By Staff Writer
China is going full speed to launch its digital currency, if reports from Chinese local media are to be believed.
While there is no official word on the exact date of the launch of what purportedly would be the world’s first sovereign-backed digital currency, and several previous such rumors have been denied by the authorities, local media reports say that Beijing is close to unveiling its yuan-pegged Chinese Digital Currency or Electronic Payments System (DCEP).
Huang Qifan, vice chairman of the China International Economic Exchange Center (CIEE), reiterated on Monday that the People’s Bank of China (PBoC) remains committed to being the first in the world to roll out a national digital currency.
He made the statement at the Bund Financial Summit 2019 in Shanghai.
“The significance of Digital Currency Electronic Payment lies in that it’s not the digitization of existing currency, but the replacement of Reserve Money (M0),” Huang said. “It greatly reduces the dependence of the trading process on accounts, which is conducive to the circulation and internationalization of the Renminbi.”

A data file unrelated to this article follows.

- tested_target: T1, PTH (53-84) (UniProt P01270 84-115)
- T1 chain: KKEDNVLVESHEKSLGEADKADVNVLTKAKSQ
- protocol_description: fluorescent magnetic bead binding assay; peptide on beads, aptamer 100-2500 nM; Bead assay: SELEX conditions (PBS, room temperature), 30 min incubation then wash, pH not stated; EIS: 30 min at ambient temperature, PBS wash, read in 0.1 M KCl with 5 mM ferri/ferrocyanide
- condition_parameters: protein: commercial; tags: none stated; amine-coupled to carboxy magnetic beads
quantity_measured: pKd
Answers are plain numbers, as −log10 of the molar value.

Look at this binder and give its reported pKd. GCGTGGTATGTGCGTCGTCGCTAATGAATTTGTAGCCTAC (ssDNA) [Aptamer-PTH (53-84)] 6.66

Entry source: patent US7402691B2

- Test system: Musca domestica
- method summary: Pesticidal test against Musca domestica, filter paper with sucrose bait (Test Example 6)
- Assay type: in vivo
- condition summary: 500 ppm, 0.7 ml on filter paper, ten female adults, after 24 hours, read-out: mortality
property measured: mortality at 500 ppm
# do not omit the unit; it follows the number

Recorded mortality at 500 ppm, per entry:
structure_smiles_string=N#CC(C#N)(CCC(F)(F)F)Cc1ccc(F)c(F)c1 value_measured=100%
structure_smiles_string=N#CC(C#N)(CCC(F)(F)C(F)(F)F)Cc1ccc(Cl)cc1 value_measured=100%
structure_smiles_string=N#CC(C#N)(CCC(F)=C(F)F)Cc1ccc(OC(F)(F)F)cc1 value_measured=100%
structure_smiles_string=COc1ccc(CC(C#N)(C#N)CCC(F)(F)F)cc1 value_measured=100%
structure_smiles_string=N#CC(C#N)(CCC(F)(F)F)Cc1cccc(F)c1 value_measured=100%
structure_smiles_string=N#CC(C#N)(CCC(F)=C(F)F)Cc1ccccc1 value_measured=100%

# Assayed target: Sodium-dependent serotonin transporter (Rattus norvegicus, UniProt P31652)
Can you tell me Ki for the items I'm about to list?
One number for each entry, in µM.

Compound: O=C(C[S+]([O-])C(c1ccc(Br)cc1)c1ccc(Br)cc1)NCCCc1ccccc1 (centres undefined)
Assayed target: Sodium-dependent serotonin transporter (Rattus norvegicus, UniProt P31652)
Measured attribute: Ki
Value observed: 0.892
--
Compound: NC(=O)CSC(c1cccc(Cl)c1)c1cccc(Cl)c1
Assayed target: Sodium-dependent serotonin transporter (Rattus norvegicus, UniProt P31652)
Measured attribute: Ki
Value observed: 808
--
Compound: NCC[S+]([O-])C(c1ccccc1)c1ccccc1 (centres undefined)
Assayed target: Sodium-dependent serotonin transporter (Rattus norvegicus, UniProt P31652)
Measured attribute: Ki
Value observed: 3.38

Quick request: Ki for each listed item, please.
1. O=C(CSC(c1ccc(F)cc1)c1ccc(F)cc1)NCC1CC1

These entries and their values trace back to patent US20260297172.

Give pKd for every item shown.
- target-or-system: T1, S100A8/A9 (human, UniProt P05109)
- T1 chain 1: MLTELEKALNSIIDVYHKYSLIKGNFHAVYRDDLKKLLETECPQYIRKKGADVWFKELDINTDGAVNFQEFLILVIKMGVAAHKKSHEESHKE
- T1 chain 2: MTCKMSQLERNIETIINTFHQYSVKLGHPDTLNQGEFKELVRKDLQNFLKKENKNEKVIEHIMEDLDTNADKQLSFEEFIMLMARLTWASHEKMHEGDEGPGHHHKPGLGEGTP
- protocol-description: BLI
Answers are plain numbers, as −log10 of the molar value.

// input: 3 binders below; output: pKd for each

Huang said that the PBoC has been working on DCEP for five to six years now and he is fully confident that it is ever so close to being introduced in the country’s financial system.
His statement came after another top Chinese official, Li Wei, head of the People’s Bank of China’s technology department, said that time has come for Chinese commercial banks to integrate blockchain technology into their day-to-day operations.
Chinese President Xi Jinping also said last week that China should seize the opportunities afforded by blockchain, a piece of news that had been interpreted as bullish by Bitcoin enthusiasts and sent the price of the world’s largest cryptocurrency skyrocketing (see here and here).
In his speech, Huang expressed his displeasure with Facebook’s digital currency Libra and Bitcoin. He said that the decentralized currency outside the realm of sovereign authorities cannot be trusted as they are often prone to wild swings.
He also doubted that Libra, now under heavy scrutiny from global regulators (see here), would see the light of the day.